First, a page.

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How to Secure a PDF Document Using PDFpen

Securing PDF documents is important. When you don’t secure your PDFs, you risk other people seeing, printing, modifying, sharing, and leaking your and your customers’ information.

You don’t need to work for a spy agency to care: No matter what your job or industry, a data breach is always bad.

So how do you secure your PDFs? PDFpen and PDFpenPro have two handy security features you can use: redaction and password protection.

Redaction

Man reads redacted newspaper.
Redacted. Photo: Nada News by Pepe Medina. CC BY-NC-ND 2.0.

Redaction is the process by which PDFpen obscures and completely deletes text for security purposes.

If you want to share a document that contains classified info, it’s always prudent to redact it. 

Note that redacting is different from:

a) Placing a black rectangle over sensitive text.
b) Changing the background of the text to black.

The methods above simply hide the text as opposed to permanently removing it. That means that to see it, all someone needs to do is copy and paste the blacked-out text. Incredibly, this is what happened in a high-profile court case, as described in this VICE article.

True redaction – the type you can accomplish with PDFpen – replaces text with blank space or a black box. 

Using redaction

To redact text using PDFpen, follow these steps:

  1. Select the text you want to redact.
  2. In the menu, choose Format > Redact text.
  3. Choose Redact Text – Block if you want the text blacked out.
  4. Choose Redact Text – Erase if you want a blank space in place of the text.

Using “Redact All”

To remove sensitive information that repeats itself throughout a lengthy document, search for it and mark it for automatic redaction:

  1. Choose Edit > Find > Find and Redact.
  2. Type the text you want to redact.
  3. Choose a Redaction Style (Block/Erase).
  4. Click “Redact All.”

Password protection

Password-protected PDF.
Password-protected PDF. Photo by Wesley Fryer. CC BY-NC-ND 2.0.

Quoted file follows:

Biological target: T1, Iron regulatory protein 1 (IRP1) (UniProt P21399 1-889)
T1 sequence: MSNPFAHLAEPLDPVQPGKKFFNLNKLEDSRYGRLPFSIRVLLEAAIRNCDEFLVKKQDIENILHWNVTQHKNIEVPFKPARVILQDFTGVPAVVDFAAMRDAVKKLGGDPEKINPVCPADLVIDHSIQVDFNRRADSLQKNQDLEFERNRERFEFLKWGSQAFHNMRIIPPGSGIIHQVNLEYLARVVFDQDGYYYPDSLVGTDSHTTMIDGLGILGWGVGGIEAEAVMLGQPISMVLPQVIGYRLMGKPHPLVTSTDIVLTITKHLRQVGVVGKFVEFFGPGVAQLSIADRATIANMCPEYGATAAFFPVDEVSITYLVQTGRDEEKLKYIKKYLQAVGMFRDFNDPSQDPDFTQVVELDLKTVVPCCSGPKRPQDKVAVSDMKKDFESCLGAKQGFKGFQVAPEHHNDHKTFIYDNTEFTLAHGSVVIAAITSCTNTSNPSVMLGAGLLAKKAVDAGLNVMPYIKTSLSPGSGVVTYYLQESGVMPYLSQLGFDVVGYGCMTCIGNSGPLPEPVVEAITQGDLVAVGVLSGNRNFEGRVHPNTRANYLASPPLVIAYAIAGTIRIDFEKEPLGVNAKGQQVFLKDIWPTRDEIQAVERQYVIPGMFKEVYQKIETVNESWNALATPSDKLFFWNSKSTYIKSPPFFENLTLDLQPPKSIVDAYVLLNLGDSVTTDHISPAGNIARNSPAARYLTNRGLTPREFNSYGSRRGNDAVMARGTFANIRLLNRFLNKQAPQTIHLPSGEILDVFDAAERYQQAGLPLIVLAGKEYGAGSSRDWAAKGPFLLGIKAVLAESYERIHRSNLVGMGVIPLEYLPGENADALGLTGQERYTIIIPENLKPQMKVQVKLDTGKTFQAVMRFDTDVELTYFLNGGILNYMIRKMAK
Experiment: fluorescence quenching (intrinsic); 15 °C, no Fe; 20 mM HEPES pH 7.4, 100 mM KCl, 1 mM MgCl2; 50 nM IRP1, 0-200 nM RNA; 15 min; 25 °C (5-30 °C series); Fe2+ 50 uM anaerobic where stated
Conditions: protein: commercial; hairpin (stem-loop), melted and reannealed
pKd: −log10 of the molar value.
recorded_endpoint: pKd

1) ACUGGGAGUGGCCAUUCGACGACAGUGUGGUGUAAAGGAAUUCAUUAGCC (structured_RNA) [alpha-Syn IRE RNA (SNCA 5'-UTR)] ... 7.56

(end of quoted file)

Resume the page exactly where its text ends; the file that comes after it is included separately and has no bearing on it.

Password-protecting your PDFs can prevent outsiders from opening or performing actions on your documents, depending on the type of password you set.

There are two types:

  • A user password encrypts the document so that only those with the password can view it.
  • An owner password allows viewing but permission settings can restrict modifying, copying saving, and/or printing. 

To summarize, when you set a user password, you restrict access. When you set an owner password, you manage permissions. A PDF can have the two types of passwords.

Secure a PDF document with a user password  

To set a user password, follow these steps:

  1. Choose File > Duplicate (Command+Shift+S). In the new document, choose File > Save (Command+S). Or use File > Save As (Command+Option+Shift+S).
  2. At the bottom of the Save dialog, select an Encryption option. We recommend Strong.
  3. Enter a password in the Password field.
  4. Re-enter the same password in the Verify field.
  5. Click Save.

Secure a PDF File with an owner password  (PDFpenPro)

To set an owner password, follow these steps:

  1. Open the Inspector window to and select the Document Permissions tab by clicking on the lock icon. 
  2. Click the Add button. A pop-up window will appear. 
  3. Enter a password in the Password field, and then re-enter it in the Verify field. Click OK to finish.
  4. Select your permissions. 
  5. Choose File > Save to apply these settings.

Note: The default encryption of document permissions is AES-128. To change this, add a user password. The permissions encryption will take on the same encryption level as the user password. 

To keep in mind when securing PDFs

Open door.
Open door. Photo by emdot. CC BY 2.0.

Password-protecting a PDF document doesn’t make it 100% secure.

With time and dedication, a hacker can crack PDF encryption. There are also PDF editing applications out there that actually don’t respect user permissions. That’s definitely not the case with trustworthy PDF editing applications such as Adobe Reader, Preview, and PDFpenPro.

Does that mean setting passwords is useless?

Not at all. As Michael E. Cohen says, “Just because someone can smash in a locked door is no reason to prop the door open.”

So do secure your PDFs. Download a free trial of PDFpen today to try our encryption feature.